/ 19 October 2022

South African men’s mental health is a life-and-death issue

Morally bereft leadership raises questions of trust
(John McCann/M&G)

Some headlines stay etched into my mind long after reading them. Lately, two have been swimming around in my subconscious and, although they seem unrelated, they are not mutually exclusive. The first is the story of a foul smell at a panel-beating factory leading to the discovery of six women’s bodies. The second is a report about increasing male suicide rates in South Africa. 

The second is an unfortunate fact. Male suicides are on the up in South Africa. 

“While women may be diagnosed with depression more than men, men don’t speak about their feelings till it is too late,” explains Cassey Chambers, operations director for the South African Suicide, Depression and Anxiety Group (Sadag). 

A look at the high-profile suicides of male celebrities like Riky Rick and Patrick Shai tells the story of a nationwide problem. The World Health Organisation reported that, in 2019, “13 774 suicides were reported in South Africa. Of these deaths, 10 861 were men.” 

Depression in men is not different from that of women but the signs are different. Mentalhealth.org.uk lists the most common symptoms of depression in men as “irritability, sudden anger, increased loss of control, risk-taking and aggression”. 

Furthermore, “men may also be more likely to use alcohol and drugs to cope with their depression rather than talking about it”. Add to this the violence men are exposed to in our communities daily and we get a clearer understanding of why the mentality of violence and anger being the only acceptable emotions among men is still the norm. This mentality is not only costing men their lives. 

Another state of disaster

The shocking and sickening story of the discovery of six women’s bodies is a common one of consequence. A lack of systemic and societal change is aching to occur in defence of our women. Women are on the receiving end of the daily displaced anger and powerlessness the men in our country are handed and are massively ill-equipped to manage.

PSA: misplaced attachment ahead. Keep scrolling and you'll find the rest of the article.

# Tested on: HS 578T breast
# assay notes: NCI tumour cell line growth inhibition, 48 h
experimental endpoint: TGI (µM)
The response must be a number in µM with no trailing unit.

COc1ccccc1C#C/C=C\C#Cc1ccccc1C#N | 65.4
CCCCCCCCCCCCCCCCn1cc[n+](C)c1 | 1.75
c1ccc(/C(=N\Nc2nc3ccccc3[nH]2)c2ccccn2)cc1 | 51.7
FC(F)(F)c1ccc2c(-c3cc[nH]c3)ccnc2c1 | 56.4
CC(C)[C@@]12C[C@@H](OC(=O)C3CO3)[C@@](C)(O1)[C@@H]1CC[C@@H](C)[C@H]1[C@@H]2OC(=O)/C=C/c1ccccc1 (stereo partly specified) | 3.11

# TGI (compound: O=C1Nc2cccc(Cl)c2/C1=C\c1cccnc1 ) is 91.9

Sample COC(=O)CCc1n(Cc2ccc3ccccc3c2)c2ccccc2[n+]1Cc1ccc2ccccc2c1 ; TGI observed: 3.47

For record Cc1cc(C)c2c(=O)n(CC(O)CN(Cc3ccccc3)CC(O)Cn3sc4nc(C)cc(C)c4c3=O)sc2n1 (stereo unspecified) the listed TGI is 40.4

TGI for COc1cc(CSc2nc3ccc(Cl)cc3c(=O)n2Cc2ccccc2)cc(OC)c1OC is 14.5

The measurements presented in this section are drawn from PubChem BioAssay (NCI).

South Africa spent the majority of 2020 and 2021 under a state of national disaster to protect people from Covid-19. Between October 2020 and October 2022, about 70 000 people died from the virus (this is widely thought to be less due to inaccurate reporting from hospitals). From October to December 2021, 902 women were murdered, according to crime statistics. 

At that same time, 11 315 rape cases were reported. Using this as an average for the year, we can assume that in a year period 3 608 women were murdered and 45 260 were raped (also understood to be widely under-reported). We are living in our own continued national state of disaster from an epidemic of our own. And that is no understatement. 

Men’s mental health is a national emergency 

We’ve covered the violence men perpetrate against women but what of the violence men are inflicting on each other? In total, 6 083 people were murdered in the first quarter of 2022. With 2.9% of convicted criminals serving time in South African prisons being women, it’s safe to say that most of these murders were committed by men. 

Our women, children, and indeed men, are constantly being traumatised by the aggression and violence perpetrated by men. As a result of this constant anguish and grief, we are dealing with high levels of post-traumatic stress disorder and depression as a country. 

Increased, targeted government funding and specific public awareness programmes are imperative. NGOs and support groups are the best options we have right now for accessible treatment. 

With the stakes as high as they are, many men are taking it upon themselves to start male-only support groups and finding honesty, hope and

vulnerability within these structures. See below to find out how to begin one or where to find one near you. 

Mental health help resources 

Public mental health treatment options: 


Mental health counselling free of charge: 


Sadag suicide help line and other helplines: 


Start or join a support group / support group directory: 


The views expressed are those of the author and do not necessarily reflect the official policy or position of the Mail & Guardian.